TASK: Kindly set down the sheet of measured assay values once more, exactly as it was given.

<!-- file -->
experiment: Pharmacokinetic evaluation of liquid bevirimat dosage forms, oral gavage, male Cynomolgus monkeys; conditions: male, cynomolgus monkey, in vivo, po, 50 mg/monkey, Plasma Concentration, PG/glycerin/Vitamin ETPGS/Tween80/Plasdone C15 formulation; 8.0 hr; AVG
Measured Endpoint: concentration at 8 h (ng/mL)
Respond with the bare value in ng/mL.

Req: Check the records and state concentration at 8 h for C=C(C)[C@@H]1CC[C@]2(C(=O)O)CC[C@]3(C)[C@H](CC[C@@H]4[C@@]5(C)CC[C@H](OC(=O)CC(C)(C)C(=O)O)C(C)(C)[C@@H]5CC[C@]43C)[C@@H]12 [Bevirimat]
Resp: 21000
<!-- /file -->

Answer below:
experiment: Pharmacokinetic evaluation of liquid bevirimat dosage forms, oral gavage, male Cynomolgus monkeys; conditions: male, cynomolgus monkey, in vivo, po, 50 mg/monkey, Plasma Concentration, PG/glycerin/Vitamin ETPGS/Tween80/Plasdone C15 formulation; 8.0 hr; AVG
Measured Endpoint: concentration at 8 h (ng/mL)
Respond with the bare value in ng/mL.

Req: Check the records and state concentration at 8 h for C=C(C)[C@@H]1CC[C@]2(C(=O)O)CC[C@]3(C)[C@H](CC[C@@H]4[C@@]5(C)CC[C@H](OC(=O)CC(C)(C)C(=O)O)C(C)(C)[C@@H]5CC[C@]43C)[C@@H]12 [Bevirimat]
Resp: 21000